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Know the signs of fibromyalgia

Fibromyalgia, which disproportionately affects women, is one of the most common sources of chronic pain. This disease affects about 2% of adults in the United States according to the Centers for Disease Control and Prevention. 

Explore the symptoms of fibromyalgia and learn how the Social Security Administration determines disability insurance eligibility for this condition. 

Characteristics of fibromyalgia

Most people who have this diagnosis report stiffness and pain that affects the entire body, along with migraines and other types of headaches. Exhaustion, fatigue and insomnia are also common among individuals who have fibromyalgia. The condition can also cause concentration problems, issues with memory, and mental health issues such as anxiety and depression. 

Sometimes, fibromyalgia occurs in conjunction with gastrointestinal symptoms. For example, you might develop irritable bowel syndrome, constipation, bloating and abdominal pain. 

SSDI eligibility

The chronic pain, mental health conditions and fatigue associated with fibromyalgia can make gainful employment difficult. You have the right to ask your employer for accommodations if you have a disability such as fibromyalgia. For example, you can request a flexible work schedule or telecommuting arrangement. However, if you cannot work at all, you can apply for Social Security disability insurance.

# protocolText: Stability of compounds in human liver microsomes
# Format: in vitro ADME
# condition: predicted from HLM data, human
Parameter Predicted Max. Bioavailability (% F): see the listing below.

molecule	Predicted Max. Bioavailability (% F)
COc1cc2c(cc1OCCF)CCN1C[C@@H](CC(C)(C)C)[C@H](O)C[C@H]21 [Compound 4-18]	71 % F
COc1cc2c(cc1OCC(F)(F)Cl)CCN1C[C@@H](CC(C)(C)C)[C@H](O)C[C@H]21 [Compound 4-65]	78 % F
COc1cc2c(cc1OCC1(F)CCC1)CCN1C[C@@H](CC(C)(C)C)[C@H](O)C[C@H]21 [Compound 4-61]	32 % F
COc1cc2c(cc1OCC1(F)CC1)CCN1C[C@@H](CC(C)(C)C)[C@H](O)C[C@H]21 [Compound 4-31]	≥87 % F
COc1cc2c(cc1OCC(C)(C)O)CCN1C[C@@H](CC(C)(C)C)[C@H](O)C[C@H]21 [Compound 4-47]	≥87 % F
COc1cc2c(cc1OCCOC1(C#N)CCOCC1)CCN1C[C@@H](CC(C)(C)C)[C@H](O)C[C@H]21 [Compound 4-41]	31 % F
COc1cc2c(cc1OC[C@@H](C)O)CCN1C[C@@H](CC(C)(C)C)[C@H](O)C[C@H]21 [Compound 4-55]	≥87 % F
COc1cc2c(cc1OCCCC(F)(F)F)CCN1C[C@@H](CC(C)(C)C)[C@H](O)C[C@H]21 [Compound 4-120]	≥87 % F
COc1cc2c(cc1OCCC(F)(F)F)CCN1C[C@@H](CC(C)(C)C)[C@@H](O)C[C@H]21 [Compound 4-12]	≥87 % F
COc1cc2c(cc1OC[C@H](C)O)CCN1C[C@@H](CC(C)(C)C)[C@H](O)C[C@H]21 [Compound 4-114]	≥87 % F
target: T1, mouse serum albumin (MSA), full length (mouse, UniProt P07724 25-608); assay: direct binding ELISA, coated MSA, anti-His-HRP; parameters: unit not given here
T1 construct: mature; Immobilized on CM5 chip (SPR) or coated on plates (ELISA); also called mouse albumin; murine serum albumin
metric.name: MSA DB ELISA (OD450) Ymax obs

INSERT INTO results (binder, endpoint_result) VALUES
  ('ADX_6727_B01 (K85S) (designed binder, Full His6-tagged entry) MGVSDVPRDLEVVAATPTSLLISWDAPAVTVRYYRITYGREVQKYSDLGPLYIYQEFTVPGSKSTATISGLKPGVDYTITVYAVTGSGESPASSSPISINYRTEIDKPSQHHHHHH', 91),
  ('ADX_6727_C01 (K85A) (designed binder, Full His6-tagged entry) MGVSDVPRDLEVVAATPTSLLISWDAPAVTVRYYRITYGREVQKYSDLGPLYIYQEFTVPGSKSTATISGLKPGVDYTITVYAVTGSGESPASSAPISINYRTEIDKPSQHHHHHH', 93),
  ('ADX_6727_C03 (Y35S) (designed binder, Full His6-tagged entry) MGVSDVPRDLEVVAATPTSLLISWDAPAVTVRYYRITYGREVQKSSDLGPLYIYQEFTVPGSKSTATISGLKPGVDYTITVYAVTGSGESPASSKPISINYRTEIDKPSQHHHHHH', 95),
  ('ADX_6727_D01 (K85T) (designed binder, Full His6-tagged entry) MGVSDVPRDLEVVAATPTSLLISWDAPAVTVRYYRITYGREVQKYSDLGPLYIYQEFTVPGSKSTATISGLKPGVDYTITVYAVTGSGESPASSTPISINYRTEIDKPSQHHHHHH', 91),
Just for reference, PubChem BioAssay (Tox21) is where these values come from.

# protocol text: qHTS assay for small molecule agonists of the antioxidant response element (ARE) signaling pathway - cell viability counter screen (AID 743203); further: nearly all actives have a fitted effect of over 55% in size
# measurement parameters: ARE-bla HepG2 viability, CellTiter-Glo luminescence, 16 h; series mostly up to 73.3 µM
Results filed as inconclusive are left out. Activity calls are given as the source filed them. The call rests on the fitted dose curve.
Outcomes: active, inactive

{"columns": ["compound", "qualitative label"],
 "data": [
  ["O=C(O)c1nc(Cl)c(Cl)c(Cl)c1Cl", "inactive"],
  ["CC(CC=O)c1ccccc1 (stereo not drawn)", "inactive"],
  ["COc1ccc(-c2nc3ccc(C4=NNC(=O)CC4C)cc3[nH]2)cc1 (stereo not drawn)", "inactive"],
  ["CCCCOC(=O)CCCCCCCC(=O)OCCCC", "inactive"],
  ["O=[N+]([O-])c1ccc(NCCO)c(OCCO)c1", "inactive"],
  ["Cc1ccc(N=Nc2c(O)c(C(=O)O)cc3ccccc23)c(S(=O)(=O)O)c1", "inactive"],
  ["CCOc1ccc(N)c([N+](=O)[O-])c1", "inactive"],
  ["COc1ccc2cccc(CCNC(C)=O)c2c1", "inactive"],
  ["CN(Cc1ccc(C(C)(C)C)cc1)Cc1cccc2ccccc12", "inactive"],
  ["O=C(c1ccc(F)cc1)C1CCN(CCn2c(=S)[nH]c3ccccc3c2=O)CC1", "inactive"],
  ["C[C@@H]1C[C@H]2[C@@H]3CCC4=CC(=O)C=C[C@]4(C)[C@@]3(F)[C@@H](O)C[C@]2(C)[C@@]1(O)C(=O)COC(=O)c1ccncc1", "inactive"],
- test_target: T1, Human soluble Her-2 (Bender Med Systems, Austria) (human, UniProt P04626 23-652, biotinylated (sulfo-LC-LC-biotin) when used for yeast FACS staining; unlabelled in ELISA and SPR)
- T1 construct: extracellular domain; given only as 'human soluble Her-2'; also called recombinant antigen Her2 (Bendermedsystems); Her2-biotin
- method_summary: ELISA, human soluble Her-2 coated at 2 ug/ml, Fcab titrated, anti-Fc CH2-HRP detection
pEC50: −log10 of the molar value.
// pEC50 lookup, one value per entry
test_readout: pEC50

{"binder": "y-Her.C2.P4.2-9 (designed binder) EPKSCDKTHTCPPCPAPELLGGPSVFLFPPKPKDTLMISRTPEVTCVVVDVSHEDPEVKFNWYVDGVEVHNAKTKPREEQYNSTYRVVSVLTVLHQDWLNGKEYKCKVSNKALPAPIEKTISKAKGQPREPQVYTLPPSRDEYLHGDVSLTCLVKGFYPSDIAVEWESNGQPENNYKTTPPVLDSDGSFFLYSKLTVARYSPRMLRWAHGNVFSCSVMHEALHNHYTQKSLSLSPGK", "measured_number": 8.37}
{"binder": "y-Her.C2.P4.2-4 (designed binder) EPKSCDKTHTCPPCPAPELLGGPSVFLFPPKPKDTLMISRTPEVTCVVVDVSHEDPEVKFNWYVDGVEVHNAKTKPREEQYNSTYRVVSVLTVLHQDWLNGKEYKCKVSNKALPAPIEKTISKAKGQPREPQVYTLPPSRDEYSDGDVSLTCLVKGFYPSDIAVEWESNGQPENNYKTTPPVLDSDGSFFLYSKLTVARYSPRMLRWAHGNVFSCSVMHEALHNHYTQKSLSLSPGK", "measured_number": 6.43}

While the SSA does not have a specific listing for fibromyalgia, you can submit evidence of a medically determinable impairment. The SSA uses criteria from the American College of Rheumatology to indicate whether a person has MDI. You must present medical records that indicate: 

  • Evidence of pain throughout the body, including tender points in at least 11 areas above and below the waist on both sides of the body 
  • Tests to rule out similar conditions, such as multiple sclerosis, hypothyroidism and lupus 
  • Presence of at least six symptoms of fibromyalgia, including dizziness, seizures, GI pain, muscle weakness, chronic headaches, IBS, anxiety, depression, insomnia, and memory or cognitive issues 

If you have chronic pain and other signs of fibromyalgia, seek a second opinion if your doctor is unable to find a cause for your symptoms.